Personally, if I had to be in business with my husband, it would not go well. However, many couples build viable, strong businesses together and I say, good for them! Depending on how you have your business entity structured, it will make a big difference on the tax treatment of you and your spouse working as partners. Because a business jointly owned and operated by a married couple is generally treated as a partnership for Federal tax purposes, the spouses must comply with filing and record keeping requirements imposed on partnerships and their partners. The election to file two Schedule C (Form 1040) forms, (one for each spouse) permits certain married co-owners to avoid filing partnership returns, provided that each spouse separately reports a share of all the businesses' items of income, gain, loss, deduction, and credit. Under the election, both spouses will be subject to self-employment tax and on net earnings from self-employment and receive credit for Social Security earnings.
One Spouse Employs Another
If you have a dynamic where your spouse is an employee of your business, then your spouse's wages are subject to income tax withholding, Social Security and Medicare taxes. If you are self-employed (not a corporation or a partnership), your spouse's pay does not have to be included in your federal unemployment tax account (FUTA) contributions and payments. However, if your business is a corporation or a partnership you must include that spouse's pay in your unemployment tax contribution calculation.
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You Employ Your Child
First, let's be clear. I work in my family business, but I am an adult, so I am treated just like a normal employee. However, if you, for example, run a family restaurant and want to hire your children under 18 to work for you, there are some tax benefits. But first, you should check with your state for rules on how many hours minors can work (in non-agricultural jobs) and reference the Fair Labor Standards Act for information on limitations on the kinds of work children can perform.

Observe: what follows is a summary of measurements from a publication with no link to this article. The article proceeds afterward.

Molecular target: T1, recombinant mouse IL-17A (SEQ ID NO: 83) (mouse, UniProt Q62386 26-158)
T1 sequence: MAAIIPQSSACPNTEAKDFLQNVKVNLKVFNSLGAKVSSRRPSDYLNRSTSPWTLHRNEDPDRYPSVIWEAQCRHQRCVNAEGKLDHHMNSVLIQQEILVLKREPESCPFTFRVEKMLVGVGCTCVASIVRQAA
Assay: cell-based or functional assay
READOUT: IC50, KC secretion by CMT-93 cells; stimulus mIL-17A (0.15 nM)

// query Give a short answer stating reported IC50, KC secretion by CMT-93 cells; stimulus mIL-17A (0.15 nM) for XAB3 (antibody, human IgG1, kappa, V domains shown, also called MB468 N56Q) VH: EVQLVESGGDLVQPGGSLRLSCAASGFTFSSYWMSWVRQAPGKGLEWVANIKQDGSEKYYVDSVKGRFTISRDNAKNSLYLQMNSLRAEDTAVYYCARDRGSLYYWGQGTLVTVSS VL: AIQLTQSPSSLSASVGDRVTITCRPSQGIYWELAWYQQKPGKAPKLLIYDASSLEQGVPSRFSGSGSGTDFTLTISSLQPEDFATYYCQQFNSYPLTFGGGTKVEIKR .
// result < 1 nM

"This is an often overlooked or under-utilized strategy. Paying your children for true services they provide in your business can be a powerful tax-saving tool," says Cathi Reed, Block Advisors Regional Director. "If you are a sole-proprietorship or single member LLC, and the child is less than 18 years of age, the business is not required to withhold FICA or payroll taxes. The child can use his or her standard deduction against income you pay."
You Hire Your Parent
Oh dear. If you are brave enough to do this, know that you will need to pay Social Security and Medicare taxes on your parent's wages and make the appropriate withholdings, but you don't have to pay unemployment taxes. Now all you have to do is convince your parent that you are the boss. Have fun with that!
Is Hiring Family Members Worth It For The Tax Benefits?
"There are some positive tax advantages to hiring family members. It's important to treat a family member like any other employee. Hiring your children can result in substantial savings for businesses. Make sure your child has real, age-appropriate work to do and a reasonable pay rate, comparable to other employees. Consult with a Block Advisors small business certified tax pro to ensure that you are complying with all requirements," advises Reed. "Block Advisors, a team within H&R Block, is dedicated to meeting the tax, bookkeeping and payroll needs of small business owners year-round. To start working with the tax experts at Block Advisors, visit blockadvisors.com."
In my opinion, you should not hire a family member solely because of the tax benefits. You should always hire based on whether that person is right for the job and keep in mind how this hire could materially impact your relationship with that person and others in your family. Finally, as I mentioned, make sure you have a tax professional on your team when making these determinations. As you can see, things can get a little tricky!
*All details were sourced from IRS.gov and blockadvisors.com